Using LPROF to profile monitors

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This article will explain the concept of monitor calibration and profiling.
It will also show how to build and use lprof color profiler.

Tango-document-new.pngThis article is a stub.Tango-document-new.png

Notes: please use the first argument of the template to provide more detailed indications. (Discuss in Talk:Using LPROF to profile monitors#)

Before you read

Monitor calibration is an essential step in accurate color rendering. DTP software such as Scribus makes use of monitor ICC profile to display color accurately and enable preview of publication's colors as they would appear on a printed copy.

For general use (such as watching videos, viewing family photos, etc) monitor calibration is not necessary. This article is intended for DTP and pre-press professionals who need accurate color reproduction.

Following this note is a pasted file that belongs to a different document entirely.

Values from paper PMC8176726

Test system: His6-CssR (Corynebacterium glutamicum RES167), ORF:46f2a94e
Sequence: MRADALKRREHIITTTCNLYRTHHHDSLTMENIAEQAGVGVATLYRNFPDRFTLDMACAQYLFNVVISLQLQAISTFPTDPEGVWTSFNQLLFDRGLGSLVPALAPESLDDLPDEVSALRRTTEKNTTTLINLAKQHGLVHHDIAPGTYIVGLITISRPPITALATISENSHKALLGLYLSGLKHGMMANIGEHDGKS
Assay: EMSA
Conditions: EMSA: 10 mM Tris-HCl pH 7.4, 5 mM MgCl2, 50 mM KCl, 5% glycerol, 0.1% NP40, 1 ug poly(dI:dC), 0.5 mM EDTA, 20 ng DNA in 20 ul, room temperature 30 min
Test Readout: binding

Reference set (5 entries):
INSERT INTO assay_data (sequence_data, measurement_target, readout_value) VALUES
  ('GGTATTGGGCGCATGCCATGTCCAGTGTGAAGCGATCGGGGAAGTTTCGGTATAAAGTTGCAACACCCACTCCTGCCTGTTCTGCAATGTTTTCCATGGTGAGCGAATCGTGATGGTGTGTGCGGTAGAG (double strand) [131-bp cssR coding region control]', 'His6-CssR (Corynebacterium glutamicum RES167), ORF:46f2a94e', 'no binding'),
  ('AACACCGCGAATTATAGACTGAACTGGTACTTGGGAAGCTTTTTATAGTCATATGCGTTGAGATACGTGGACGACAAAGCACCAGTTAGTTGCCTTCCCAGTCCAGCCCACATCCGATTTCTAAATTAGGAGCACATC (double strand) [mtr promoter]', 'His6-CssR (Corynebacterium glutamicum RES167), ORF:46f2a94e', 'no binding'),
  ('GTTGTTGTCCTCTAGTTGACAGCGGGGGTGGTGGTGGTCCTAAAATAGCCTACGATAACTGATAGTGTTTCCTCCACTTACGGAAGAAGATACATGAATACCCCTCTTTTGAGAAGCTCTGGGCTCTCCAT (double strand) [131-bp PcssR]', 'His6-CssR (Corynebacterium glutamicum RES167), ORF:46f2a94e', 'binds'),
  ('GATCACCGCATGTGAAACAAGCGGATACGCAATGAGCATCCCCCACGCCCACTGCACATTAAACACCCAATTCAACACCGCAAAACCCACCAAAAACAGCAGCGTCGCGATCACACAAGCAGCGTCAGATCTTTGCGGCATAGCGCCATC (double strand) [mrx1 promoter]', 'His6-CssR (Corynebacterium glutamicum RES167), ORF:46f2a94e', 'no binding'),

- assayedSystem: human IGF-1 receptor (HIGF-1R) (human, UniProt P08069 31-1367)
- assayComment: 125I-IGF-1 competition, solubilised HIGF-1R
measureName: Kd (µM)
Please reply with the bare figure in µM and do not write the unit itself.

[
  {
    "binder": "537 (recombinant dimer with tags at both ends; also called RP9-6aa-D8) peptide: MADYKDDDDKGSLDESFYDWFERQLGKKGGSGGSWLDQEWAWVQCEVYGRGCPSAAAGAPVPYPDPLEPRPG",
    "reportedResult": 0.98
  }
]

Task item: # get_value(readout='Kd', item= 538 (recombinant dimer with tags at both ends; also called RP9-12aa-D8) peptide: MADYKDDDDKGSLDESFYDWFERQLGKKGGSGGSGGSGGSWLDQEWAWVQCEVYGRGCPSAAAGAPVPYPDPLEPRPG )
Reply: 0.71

Prerequisites for building lprof

In order to build the color profiler tool, lprof, you need root access. You need to be familiar with how Arch Build System (ABS for short) works and how to make packages using makepkg script and PKGBUILDS.

Moreover, in order to build lprof, you will need to build VIGRA, a computer vision library.

There exist PKGBUILDs for both components and those will be presented in this articles (in case they disappear from their original locations).

About monitor calibration

Before you proceed to following headings, you need understand some terms that will be used in this article.

Black point

Black point of the monitor is the black that is displayed when the device gets no input from the graphic card. If you display an image that has RGB values of 0, 0, 0, then you will be able to 'see' the monitor's black point.

White temperature

Also referred to as the white point, this is the color temperature of the white. The higher the temperature, the cooler the white (which runs contrary to our notion of hot and cold), and vice versa. For DTP and pre-press, the standard white point is 6500K.